Nu Misra, a 24-year-old from Delhi, turned into an activist after they acquired a physical disability.
Now, they are simply trying to shatter the narrative built around disabled people — one of pity and praise.
Through their journey, Nu says they have realised how society has crafted insensitive stereotypes that revolve around disabled people and their sexuality.
They also note that growing up disabled is not the easiest thing, especially during the adolescent years.
“Disabled people are often taught that only a certain kind of ability is capable of being attractive, falling in love, getting married, or settling down.”
These harsh realities, cruel as they may be, changed Nu for the better.
Today, as they are more informed and thick-skinned, wary about the kind of criticism they let in, Nu shares a piece of advice.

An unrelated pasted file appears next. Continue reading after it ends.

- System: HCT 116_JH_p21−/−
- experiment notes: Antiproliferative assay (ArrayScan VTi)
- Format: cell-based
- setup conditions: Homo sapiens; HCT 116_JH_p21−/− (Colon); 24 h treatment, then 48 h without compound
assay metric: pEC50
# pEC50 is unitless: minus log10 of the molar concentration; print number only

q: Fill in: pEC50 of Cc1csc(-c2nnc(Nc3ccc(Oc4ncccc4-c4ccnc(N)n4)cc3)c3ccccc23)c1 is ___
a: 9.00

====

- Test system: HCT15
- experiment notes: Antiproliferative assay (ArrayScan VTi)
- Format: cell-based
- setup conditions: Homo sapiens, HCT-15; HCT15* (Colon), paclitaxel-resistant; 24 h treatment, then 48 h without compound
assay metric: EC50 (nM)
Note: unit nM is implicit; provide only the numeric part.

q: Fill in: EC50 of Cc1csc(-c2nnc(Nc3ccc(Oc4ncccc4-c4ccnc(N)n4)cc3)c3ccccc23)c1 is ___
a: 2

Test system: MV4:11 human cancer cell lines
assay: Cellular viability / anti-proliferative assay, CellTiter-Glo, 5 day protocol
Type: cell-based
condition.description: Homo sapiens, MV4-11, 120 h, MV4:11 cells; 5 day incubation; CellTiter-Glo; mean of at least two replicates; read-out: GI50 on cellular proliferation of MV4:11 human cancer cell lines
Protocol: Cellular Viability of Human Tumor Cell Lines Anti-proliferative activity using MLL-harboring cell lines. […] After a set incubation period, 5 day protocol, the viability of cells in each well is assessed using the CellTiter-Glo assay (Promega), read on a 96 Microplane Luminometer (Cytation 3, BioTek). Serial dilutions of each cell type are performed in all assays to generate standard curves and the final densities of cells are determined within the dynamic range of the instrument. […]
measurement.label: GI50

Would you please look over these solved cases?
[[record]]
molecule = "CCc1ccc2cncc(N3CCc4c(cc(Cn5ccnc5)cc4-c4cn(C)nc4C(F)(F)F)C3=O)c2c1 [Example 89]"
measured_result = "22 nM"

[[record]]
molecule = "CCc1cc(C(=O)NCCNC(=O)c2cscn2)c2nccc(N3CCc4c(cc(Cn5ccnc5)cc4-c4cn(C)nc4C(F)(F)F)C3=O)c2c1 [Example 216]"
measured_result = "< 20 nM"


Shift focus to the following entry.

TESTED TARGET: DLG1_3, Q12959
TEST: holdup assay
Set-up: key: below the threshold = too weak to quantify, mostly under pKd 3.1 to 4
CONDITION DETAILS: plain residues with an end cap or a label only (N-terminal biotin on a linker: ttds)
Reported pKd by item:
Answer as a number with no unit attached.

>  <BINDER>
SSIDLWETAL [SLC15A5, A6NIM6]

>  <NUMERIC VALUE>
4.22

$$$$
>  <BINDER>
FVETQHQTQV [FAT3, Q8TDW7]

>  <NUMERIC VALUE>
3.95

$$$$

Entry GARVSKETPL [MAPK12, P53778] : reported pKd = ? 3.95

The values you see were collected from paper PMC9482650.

“Don’t assume, and make room for your partner’s disability in the relationship.”
“There is a difference between dependence and agency. Help them only when they need it,” they add.
They also caution not to assume you are doing your disabled partner a favour by helping them.
In order to amplify their own voice and the voices of other disabled persons, Nu started a platform called Revival Disability India in 2020.
They envisioned this as a community where disabled people have a safe space to share and engage with others.
“I had to navigate the road to my identity all alone. I’ve never felt like I truly belonged to any of the educational institutions I went to,” they say.
And so, for everyone who feels different and lost, Revival Disability is a space where they are just allowed to be and exist, in whichever way they desire.
The team also focuses on regular mental health check-ins and sharing circles.